Four lessons from survivors on the Day of Dignification for Victims
In 1999, the UN-sponsored Commission for Historical Clarification presented its report, Guatemala: Memory of Silence, which documented the crimes the Guatemalan state had committed against its own people during the Internal Armed Conflict. Each year, communities around Guatemala remember what they survived and those they lost on the National Day of Dignification for Victims of the Internal Armed Conflict.
This year, as in years past, NISGUA accompanied various survivor organizations as they honored the Day of Dignification for Victims. We share these lessons learned as we mourn the dead, accompany the survivors, and organize for a future without genocide.
1. The struggle for historical memory started with the elders and will continue with the youth.
Survivors have annually celebrated the National Day of Dignification for Victims of the Internal Armed Conflict for twenty years. However, the fight for truth and historical memory began with the original groups of survivors who organized themselves in internally-displaced Communities of Peoples in Resistance (CPRs) and refugee camps in southern Mexico. From Resistencia de los Pueblos collecting and publishing individual testimonies to the Association for Justice and Reconciliation (AJR) organizing to bring the most powerful people in the country to justice, Indigenous survivors have demanded truth constantly and creatively. As Rigoberta Menchú said in a protest in Guatemala City today, “I am tired of needing to fight for them to respect basic norms of human rights, but we are proud to be here, still lifting up the memory of the martyrs.”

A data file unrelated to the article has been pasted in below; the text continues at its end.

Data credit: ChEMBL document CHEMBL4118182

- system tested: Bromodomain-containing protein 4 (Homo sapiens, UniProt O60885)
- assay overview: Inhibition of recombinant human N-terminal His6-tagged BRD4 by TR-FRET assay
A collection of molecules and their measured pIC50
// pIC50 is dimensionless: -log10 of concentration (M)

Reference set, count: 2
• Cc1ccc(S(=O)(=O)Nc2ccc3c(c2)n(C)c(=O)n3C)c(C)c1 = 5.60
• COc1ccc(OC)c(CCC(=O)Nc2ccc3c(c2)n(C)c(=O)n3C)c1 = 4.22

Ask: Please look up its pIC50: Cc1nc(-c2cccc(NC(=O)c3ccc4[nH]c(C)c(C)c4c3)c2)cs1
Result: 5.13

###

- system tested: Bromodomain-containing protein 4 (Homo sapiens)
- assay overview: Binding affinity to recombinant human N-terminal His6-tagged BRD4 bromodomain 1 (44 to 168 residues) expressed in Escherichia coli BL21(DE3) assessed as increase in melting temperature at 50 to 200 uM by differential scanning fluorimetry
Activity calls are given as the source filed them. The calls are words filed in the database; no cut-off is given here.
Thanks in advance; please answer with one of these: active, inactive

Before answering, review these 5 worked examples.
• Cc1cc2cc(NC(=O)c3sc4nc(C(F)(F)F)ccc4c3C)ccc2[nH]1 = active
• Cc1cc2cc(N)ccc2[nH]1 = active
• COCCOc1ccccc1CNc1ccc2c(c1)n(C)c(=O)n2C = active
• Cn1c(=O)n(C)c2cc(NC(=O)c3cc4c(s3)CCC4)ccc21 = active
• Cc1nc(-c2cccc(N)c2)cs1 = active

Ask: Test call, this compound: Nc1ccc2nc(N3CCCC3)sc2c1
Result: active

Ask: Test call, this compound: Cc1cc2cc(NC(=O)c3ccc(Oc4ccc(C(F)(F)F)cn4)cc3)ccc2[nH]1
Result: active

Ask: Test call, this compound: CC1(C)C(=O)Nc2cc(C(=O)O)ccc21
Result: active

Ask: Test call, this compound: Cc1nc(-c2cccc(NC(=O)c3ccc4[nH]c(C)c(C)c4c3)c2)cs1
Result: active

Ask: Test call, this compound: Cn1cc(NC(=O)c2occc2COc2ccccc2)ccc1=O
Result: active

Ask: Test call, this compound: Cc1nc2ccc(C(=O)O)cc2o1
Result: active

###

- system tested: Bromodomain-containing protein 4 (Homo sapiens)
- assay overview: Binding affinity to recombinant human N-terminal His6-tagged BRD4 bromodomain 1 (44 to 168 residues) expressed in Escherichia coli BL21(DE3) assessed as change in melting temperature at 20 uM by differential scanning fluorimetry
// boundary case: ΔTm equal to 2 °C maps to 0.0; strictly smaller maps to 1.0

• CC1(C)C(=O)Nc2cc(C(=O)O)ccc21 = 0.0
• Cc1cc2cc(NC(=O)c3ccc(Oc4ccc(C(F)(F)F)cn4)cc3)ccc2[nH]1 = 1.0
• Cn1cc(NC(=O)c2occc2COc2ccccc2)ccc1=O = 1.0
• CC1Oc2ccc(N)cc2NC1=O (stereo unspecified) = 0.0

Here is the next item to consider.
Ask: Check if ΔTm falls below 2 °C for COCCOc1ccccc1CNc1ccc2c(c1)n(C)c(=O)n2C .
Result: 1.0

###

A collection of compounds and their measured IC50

Pictures of disappeared people are placed with candles around a plaque marking the site where student organizer Oliverio Castañeda de León was assassinated.
A survivor of the genocide holds a sign that says “February 25 / Day of Dignification for the Victims of the Internal Armed Conflict / No to the amnesty / 20 years after the report by the CEH / 200,000 dead / 45,000 disappeared / 1 million displaced people / 663 massacres / Because of this, no to the amnesty.”
Two people hold a sign reading “Amnesty is impunity / as women and citizens we demand justice.”
Participants in the march against the Amnesty Law in Guatemala City hold up signs as they march towards the Congress.
2. The proposed Amnesty Law is a new and serious threat to progress made in transitional justice.
As they have tried before, the Guatemalan Congress is moving closer to legislating impunity for crimes against humanity, sexual violence, forced disappearance, and genocide. A proposed amendment to the National Reconciliation Law would allow amnesty for crimes committed during the Internal Armed Conflict. It would also halt investigation and prosecution of multiple open cases, and would free people awaiting trial or already convicted within 24 hours of a judge granting permission.